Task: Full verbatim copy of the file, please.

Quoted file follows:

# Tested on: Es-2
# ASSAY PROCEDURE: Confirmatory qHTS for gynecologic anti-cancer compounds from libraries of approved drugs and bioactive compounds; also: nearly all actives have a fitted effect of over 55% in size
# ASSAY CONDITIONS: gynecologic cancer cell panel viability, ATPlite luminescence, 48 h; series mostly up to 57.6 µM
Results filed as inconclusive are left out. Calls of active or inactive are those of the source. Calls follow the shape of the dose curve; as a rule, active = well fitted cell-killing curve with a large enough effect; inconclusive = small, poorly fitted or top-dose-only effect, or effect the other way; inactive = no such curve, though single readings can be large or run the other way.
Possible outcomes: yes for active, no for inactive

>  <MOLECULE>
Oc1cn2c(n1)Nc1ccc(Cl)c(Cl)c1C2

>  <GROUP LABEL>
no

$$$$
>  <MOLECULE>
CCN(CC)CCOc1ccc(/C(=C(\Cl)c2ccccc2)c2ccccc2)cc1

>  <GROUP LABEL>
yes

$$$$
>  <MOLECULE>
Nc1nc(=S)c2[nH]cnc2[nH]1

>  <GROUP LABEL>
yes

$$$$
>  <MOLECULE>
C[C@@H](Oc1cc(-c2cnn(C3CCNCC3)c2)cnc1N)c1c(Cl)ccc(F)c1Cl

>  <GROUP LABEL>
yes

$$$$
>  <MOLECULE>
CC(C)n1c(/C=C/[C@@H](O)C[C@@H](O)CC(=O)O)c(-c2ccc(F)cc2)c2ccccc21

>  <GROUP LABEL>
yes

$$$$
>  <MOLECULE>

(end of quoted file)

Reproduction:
# Tested on: Es-2
# ASSAY PROCEDURE: Confirmatory qHTS for gynecologic anti-cancer compounds from libraries of approved drugs and bioactive compounds; also: nearly all actives have a fitted effect of over 55% in size
# ASSAY CONDITIONS: gynecologic cancer cell panel viability, ATPlite luminescence, 48 h; series mostly up to 57.6 µM
Results filed as inconclusive are left out. Calls of active or inactive are those of the source. Calls follow the shape of the dose curve; as a rule, active = well fitted cell-killing curve with a large enough effect; inconclusive = small, poorly fitted or top-dose-only effect, or effect the other way; inactive = no such curve, though single readings can be large or run the other way.
Possible outcomes: yes for active, no for inactive

>  <MOLECULE>
Oc1cn2c(n1)Nc1ccc(Cl)c(Cl)c1C2

>  <GROUP LABEL>
no

$$$$
>  <MOLECULE>
CCN(CC)CCOc1ccc(/C(=C(\Cl)c2ccccc2)c2ccccc2)cc1

>  <GROUP LABEL>
yes

$$$$
>  <MOLECULE>
Nc1nc(=S)c2[nH]cnc2[nH]1

>  <GROUP LABEL>
yes

$$$$
>  <MOLECULE>
C[C@@H](Oc1cc(-c2cnn(C3CCNCC3)c2)cnc1N)c1c(Cl)ccc(F)c1Cl

>  <GROUP LABEL>
yes

$$$$
>  <MOLECULE>
CC(C)n1c(/C=C/[C@@H](O)C[C@@H](O)CC(=O)O)c(-c2ccc(F)cc2)c2ccccc21

>  <GROUP LABEL>
yes

$$$$
>  <MOLECULE>